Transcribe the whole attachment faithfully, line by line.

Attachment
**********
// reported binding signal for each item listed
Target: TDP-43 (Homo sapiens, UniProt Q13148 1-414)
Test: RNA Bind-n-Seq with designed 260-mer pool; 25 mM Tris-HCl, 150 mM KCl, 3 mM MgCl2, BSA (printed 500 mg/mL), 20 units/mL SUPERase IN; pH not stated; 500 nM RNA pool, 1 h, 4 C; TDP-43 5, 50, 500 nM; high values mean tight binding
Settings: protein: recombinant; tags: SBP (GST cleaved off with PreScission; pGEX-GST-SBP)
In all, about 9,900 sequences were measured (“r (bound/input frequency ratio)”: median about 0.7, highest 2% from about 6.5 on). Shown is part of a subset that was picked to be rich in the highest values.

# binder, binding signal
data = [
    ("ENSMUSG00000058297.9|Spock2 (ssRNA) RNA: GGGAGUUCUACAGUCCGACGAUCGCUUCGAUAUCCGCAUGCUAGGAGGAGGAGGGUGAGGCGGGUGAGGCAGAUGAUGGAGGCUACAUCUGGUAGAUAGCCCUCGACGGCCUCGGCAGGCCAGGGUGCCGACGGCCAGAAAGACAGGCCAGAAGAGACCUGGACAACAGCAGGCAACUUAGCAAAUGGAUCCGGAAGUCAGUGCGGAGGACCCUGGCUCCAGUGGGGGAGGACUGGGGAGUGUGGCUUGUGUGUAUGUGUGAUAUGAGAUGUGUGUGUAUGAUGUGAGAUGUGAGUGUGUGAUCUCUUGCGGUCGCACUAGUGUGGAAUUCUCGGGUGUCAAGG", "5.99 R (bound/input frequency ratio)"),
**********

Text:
// reported binding signal for each item listed
Target: TDP-43 (Homo sapiens, UniProt Q13148 1-414)
Test: RNA Bind-n-Seq with designed 260-mer pool; 25 mM Tris-HCl, 150 mM KCl, 3 mM MgCl2, BSA (printed 500 mg/mL), 20 units/mL SUPERase IN; pH not stated; 500 nM RNA pool, 1 h, 4 C; TDP-43 5, 50, 500 nM; high values mean tight binding
Settings: protein: recombinant; tags: SBP (GST cleaved off with PreScission; pGEX-GST-SBP)
In all, about 9,900 sequences were measured (“r (bound/input frequency ratio)”: median about 0.7, highest 2% from about 6.5 on). Shown is part of a subset that was picked to be rich in the highest values.

# binder, binding signal
data = [
    ("ENSMUSG00000058297.9|Spock2 (ssRNA) RNA: GGGAGUUCUACAGUCCGACGAUCGCUUCGAUAUCCGCAUGCUAGGAGGAGGAGGGUGAGGCGGGUGAGGCAGAUGAUGGAGGCUACAUCUGGUAGAUAGCCCUCGACGGCCUCGGCAGGCCAGGGUGCCGACGGCCAGAAAGACAGGCCAGAAGAGACCUGGACAACAGCAGGCAACUUAGCAAAUGGAUCCGGAAGUCAGUGCGGAGGACCCUGGCUCCAGUGGGGGAGGACUGGGGAGUGUGGCUUGUGUGUAUGUGUGAUAUGAGAUGUGUGUGUAUGAUGUGAGAUGUGAGUGUGUGAUCUCUUGCGGUCGCACUAGUGUGGAAUUCUCGGGUGUCAAGG", "5.99 R (bound/input frequency ratio)"),